Spring 2019

An old-fashioned alien invasion

They Live: A Visual and Cultural Awakening

Foreword by John Carpenter. Edited and designed by Craig Oldham. Rough Trade Books, £24.99

They Live: A Visual and Cultural Awakening is an exploration of John Carpenter’s classic political science-fiction movie They Live (1988).

In collaboration with counter-culture publisher Rough Trade Books and under the banner Epiphany Editions, this is the first in a planned series of books by UK designer Craig Oldham. Each book will take the form of a fictitious book or magazine from a popular cult film.

Oldham’s personal project has been more than two years in the making, and They Live’s enduring impact on visual culture makes it a good place to start the series. Oldham revels in the film’s use of graphic design and its influence on visual culture. His enthusiasm will ring true among fellow designers and Carpenter fans alike.

The book is based on the magazine that Nada (played by Roddy Piper) picks up from a newsstand in Carpenter’s film, as he starts to realise that the world’s media contains subliminal messages from alien overlords. The book’s cover contains the single word OBEY, which is revealed as the magazine’s cover when Nada views it through special sunglasses created by a rebel group.

Carpenter provides the book’s foreword, writing about They Live as a response to a conservative neoliberal, dog-eat-dog 1980s America under the presidency of Ronald Reagan. ‘They Live is very much about life in the United States and the West,’ he writes. However, not one to over-intellectualise his films, he concludes: ‘It’s also just an old-fashioned alien invasion movie.’

Oldham’s book follows Carpenter’s lead, counterbalancing political arguments with unabashed fan service.

Cover of They Live: A Visual and Cultural Awakening.
Top: Still of a ghoulish politician from They Live by John Carpenter, 1988.

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A collection of essays by Oldham and guest contributors, including musician and cult movie aficionado John Grant, anti-advertising collective Brandalism, and influential street artist Shepard Fairey whose iconic OBEY work was inspired by They Live, discuss the film’s themes ­– specifically capitalism, consumerism and the growing divide between the working and ruling classes.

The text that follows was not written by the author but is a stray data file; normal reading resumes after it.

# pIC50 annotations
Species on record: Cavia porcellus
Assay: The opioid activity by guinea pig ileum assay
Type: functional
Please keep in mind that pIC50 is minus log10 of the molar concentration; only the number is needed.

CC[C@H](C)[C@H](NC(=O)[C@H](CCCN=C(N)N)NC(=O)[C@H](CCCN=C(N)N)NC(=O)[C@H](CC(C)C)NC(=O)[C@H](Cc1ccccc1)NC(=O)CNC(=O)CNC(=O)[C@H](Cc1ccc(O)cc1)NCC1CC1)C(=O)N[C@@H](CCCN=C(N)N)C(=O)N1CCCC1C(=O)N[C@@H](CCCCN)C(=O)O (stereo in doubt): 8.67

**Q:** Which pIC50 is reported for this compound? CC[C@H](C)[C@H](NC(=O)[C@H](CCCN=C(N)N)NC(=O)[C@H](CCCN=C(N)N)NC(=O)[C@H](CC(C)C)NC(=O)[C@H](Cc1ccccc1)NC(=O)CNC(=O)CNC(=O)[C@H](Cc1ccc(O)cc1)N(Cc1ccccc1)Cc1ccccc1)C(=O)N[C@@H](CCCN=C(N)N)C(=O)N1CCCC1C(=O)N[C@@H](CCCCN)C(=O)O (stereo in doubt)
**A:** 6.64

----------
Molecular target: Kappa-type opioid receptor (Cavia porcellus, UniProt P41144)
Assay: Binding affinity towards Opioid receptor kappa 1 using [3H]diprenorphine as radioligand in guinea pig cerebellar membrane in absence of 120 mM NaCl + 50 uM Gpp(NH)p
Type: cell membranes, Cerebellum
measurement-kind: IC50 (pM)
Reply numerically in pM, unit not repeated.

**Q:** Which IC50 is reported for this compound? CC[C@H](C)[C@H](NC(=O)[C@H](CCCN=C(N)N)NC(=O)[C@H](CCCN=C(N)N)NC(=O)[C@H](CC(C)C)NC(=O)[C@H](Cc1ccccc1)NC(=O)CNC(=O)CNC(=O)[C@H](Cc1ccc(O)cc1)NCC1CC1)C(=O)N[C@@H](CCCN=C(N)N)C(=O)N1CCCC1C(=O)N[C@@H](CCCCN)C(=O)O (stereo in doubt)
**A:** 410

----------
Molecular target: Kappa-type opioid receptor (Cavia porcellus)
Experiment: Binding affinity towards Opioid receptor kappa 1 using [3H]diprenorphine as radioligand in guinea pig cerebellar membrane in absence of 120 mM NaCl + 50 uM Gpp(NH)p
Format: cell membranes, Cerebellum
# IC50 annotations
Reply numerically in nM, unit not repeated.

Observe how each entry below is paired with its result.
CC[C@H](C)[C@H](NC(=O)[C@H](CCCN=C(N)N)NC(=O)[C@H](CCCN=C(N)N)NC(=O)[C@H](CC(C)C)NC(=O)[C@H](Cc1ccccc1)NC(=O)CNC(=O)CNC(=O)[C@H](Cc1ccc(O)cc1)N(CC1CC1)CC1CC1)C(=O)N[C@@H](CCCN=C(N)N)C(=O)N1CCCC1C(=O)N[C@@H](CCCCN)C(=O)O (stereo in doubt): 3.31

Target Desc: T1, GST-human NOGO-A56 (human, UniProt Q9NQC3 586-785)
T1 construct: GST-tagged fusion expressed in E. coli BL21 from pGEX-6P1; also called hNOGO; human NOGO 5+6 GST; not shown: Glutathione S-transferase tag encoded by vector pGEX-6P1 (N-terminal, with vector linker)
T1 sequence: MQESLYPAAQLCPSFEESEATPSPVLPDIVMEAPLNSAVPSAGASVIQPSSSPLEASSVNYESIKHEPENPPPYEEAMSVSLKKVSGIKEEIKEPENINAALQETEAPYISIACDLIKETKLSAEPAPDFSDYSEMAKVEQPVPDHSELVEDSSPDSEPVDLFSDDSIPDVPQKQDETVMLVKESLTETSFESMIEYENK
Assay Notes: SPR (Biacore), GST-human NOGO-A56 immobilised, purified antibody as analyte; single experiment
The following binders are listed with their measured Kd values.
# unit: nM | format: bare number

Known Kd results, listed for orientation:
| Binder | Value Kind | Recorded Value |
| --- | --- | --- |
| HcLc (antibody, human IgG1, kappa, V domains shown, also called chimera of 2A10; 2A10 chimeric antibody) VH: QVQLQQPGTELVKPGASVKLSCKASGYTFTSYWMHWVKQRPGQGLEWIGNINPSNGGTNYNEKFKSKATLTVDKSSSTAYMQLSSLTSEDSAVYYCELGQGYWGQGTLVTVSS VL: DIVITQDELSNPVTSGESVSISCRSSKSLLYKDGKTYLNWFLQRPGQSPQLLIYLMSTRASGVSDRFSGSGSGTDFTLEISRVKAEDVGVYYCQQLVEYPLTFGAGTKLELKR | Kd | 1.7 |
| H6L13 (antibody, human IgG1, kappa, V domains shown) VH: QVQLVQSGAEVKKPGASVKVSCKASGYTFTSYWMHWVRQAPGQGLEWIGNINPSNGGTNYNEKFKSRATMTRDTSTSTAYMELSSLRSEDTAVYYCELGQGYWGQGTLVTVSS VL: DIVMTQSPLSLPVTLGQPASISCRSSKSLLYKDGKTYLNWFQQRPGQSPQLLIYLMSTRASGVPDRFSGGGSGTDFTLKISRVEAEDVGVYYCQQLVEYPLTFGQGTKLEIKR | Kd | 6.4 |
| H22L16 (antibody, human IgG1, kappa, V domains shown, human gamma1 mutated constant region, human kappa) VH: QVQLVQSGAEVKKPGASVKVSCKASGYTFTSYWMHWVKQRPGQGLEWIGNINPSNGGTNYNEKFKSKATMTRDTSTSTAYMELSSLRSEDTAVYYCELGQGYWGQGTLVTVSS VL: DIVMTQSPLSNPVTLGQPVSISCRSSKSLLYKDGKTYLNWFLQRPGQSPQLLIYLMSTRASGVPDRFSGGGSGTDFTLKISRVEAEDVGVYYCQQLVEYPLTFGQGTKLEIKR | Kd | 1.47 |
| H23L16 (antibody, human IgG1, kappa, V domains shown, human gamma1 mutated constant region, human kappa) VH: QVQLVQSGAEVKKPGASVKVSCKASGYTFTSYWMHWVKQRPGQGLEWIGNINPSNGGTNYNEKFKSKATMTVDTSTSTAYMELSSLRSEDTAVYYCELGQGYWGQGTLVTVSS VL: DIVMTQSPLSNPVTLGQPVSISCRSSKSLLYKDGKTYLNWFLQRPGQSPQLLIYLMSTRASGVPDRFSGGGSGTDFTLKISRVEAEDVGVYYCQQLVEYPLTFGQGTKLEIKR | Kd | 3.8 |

For a film that combines its political message with action that is, in Carpenter’s words, ‘all in the service of fun’, the analysis can sometimes feel a little dry. But there is also plenty here to entertain, including the short story by Ray Nelson on which the film is based, the comic adaptation of that story drawn by Bill Wray and an examination of the other books and magazines that can be seen on the film’s newsstand.

Oldham has designed the book using a cut of Berthold Wolpe’s Albertus, a visual nod to the film’s opening and closing titles. Pages alternate between full colour and black and white (echoing the way Carpenter switches back and forth between colour and black and white). Subliminal messages are printed as a spot varnish on text pages. The iconic alien slogans to ‘SUBMIT’, ‘CONSUME’ and ‘WATCH T. V.’ are also carefully replicated. In a particularly ingenious touch, the book is bubblegum scented, an homage to one of the film’s especially camp one-liners: ‘I have come here to chew bubblegum and kick ass – and I’m all out of bubblegum.’

The alien glyphs seen in the film, originally created by Tim Sinclair, have been turned into a typeface by Timothy Donaldson. The typeface, called Formaldehyde-face after another of those one-liners, has been made available online, so that human readers can decode the essay that uses it.

The book’s release coincides with a 4K restoration of the film and a vinyl release of the John Carpenter / Alan Howarth soundtrack by Mondo and Death Waltz Recording Co. with artwork by Alan Hynes. Both record and book are sure to find a welcome home on the shelves of design and film fans everywhere.

Steven Gregor, founder, Gym Class Magazine and What Monster, London

First published in Eye no. 98 vol. 25, 2019

Eye is the world’s most beautiful and collectable graphic design journal, published for professional designers, students and anyone interested in critical, informed writing about graphic design and visual culture. It is available from all good design bookshops and online at the Eye shop, where you can buy subscriptions and single issues. You can see what Eye 98 looks like at Eye Before You Buy on Vimeo.